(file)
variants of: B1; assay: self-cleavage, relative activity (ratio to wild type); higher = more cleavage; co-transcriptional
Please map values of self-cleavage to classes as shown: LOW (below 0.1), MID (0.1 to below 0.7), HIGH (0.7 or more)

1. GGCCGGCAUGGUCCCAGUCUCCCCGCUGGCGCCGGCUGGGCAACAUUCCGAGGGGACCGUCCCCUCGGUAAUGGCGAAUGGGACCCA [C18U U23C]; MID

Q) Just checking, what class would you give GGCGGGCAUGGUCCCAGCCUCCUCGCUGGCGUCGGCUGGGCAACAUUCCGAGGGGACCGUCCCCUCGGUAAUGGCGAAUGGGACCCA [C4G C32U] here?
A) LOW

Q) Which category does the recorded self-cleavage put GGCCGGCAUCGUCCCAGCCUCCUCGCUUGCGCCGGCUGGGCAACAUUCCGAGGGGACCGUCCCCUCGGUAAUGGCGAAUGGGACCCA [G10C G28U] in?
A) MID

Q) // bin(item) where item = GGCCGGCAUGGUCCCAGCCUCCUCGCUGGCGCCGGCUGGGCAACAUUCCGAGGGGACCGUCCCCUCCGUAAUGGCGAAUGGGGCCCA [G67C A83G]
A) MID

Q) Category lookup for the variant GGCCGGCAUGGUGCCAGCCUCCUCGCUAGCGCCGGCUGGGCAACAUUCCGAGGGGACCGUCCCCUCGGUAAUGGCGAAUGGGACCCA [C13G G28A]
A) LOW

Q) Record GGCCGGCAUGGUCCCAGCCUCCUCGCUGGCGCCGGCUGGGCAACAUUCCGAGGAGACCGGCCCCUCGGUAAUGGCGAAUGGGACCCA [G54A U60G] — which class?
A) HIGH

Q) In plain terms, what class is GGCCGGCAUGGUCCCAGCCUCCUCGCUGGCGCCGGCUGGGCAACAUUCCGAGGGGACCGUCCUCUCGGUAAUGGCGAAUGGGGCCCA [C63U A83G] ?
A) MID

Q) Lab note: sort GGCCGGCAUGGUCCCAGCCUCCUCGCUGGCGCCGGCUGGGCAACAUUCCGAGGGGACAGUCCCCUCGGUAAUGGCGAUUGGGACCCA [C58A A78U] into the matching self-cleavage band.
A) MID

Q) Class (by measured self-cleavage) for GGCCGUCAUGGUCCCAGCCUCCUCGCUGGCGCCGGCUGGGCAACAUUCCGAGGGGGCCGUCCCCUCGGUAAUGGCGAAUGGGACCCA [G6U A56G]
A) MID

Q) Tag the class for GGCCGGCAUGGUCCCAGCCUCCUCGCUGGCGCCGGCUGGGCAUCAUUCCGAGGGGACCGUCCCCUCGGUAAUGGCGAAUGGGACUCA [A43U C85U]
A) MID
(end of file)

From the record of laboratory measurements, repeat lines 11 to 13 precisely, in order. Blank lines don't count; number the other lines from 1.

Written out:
A) LOW

Q) Record GGCCGGCAUGGUCCCAGCCUCCUCGCUGGCGCCGGCUGGGCAACAUUCCGAGGAGACCGGCCCCUCGGUAAUGGCGAAUGGGACCCA [G54A U60G] — which class?
A) HIGH